the Laws of Nature and of Nature's God
certain unalienable Rights, that among
these are Life, Liberty and the pursuit
of Happiness.--That to secure these
rights, Governments are instituted
laying its foundation on such principles
and organizing its powers in such form,
as to them shall seem most likely to
effect their Safety and Happiness.

Simpler programming model


entitle them, a decent respect to the among Men, deriving their just powers Prudence, indeed, will dictate that
 opinions of mankind requires that they
should declare the causes which impel
from the consent of the governed, --
That whenever any Form of
Governments long established should
not be changed for light and transient
them to the separation. Government becomes causes; and accordingly all

 Less waiting
 Threads are faster to create
or destroy
 No separate address space
 Overlap computation and I/
O
 Could be done without
threads, but it’s harder
Kernel
 Example: word processor
 Thread to read from keyboard
 Thread to format document
 Thread to write to disk
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Multithreaded Web server
Dispatcher while(TRUE) {
thread getNextRequest(&buf);
Worker handoffWork(&buf);
thread }

while(TRUE) {
waitForWork(&buf);
lookForPageInCache(&buf,&page);
if(pageNotInCache(&page)) {
Kernel
readPageFromDisk(&buf,&page);
Web page }
cache returnPage(&page);
Network
connection }

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Three ways to build a server
 Thread model
 Parallelism
 Blocking system calls
 Single-threaded process: slow, but easier to do
 No parallelism
 Blocking system calls
 Finite-state machine
 Each activity has its own state
 States change when system calls complete or interrupts
occur
 Parallelism
 Nonblocking system calls
 Interrupts
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Implementing threads
Process

Thread

Kernel Kernel

Run-time Thread Process Process Thread


system table table table table

User-level threads Kernel-level threads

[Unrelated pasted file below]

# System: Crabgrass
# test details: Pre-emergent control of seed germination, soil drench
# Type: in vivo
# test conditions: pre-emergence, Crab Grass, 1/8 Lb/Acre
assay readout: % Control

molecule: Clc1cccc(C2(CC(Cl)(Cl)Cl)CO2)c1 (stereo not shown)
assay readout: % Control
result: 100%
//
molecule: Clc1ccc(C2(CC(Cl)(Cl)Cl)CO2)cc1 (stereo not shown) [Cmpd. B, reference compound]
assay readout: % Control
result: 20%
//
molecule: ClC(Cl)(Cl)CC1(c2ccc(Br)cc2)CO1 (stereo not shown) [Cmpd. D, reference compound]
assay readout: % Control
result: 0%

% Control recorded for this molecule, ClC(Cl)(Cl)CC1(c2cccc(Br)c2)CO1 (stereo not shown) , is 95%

+ No need for kernel support + More flexible scheduling
- May be slower than kernel threads + Non-blocking I/O
- Harder to do non-blocking I/O - Not portable

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Interprocess Communication
 Processes within a system may be independent or
cooperating
 Cooperating process can affect or be affected by other
processes, including sharing data
 Reasons for cooperating processes:
 Information sharing
 Computation speedup
 Modularity
 Convenience
 Cooperating processes need interprocess communication
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Producer-Consumer Problem
 Paradigm for cooperating processes, producer
process produces information that is consumed by a
consumer process

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Bounded-Buffer – Shared-Memory
Solution
 Shared data
 #define BUFFER_SIZE 10

 typedef struct {

 . . .
 } item;

 item buffer[BUFFER_SIZE];
 int in = 0;
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Bounded-Buffer – Producer

item next_produced;
while (true) {
/* produce an item in next produced */
while (((in + 1) % BUFFER_SIZE) == out)
; /* do nothing */
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Bounded Buffer – Consumer
item next_consumed;
while (true) {
while (in == out)
; /* do nothing */
next_consumed = buffer[out];
out = (out + 1) % BUFFER_SIZE;
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Scheduling